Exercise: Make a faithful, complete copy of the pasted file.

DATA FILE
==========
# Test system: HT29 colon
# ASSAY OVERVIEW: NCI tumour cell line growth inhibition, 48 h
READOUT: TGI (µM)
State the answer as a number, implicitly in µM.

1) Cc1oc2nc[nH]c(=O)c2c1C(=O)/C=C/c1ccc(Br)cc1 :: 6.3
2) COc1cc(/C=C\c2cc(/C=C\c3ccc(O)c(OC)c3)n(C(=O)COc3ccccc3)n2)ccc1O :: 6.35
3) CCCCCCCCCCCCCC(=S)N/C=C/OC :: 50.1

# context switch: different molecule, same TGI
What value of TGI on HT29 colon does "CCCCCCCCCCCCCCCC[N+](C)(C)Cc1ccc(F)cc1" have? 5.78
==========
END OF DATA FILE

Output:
# Test system: HT29 colon
# ASSAY OVERVIEW: NCI tumour cell line growth inhibition, 48 h
READOUT: TGI (µM)
State the answer as a number, implicitly in µM.

1) Cc1oc2nc[nH]c(=O)c2c1C(=O)/C=C/c1ccc(Br)cc1 :: 6.3
2) COc1cc(/C=C\c2cc(/C=C\c3ccc(O)c(OC)c3)n(C(=O)COc3ccccc3)n2)ccc1O :: 6.35
3) CCCCCCCCCCCCCC(=S)N/C=C/OC :: 50.1

# context switch: different molecule, same TGI
What value of TGI on HT29 colon does "CCCCCCCCCCCCCCCC[N+](C)(C)Cc1ccc(F)cc1" have? 5.78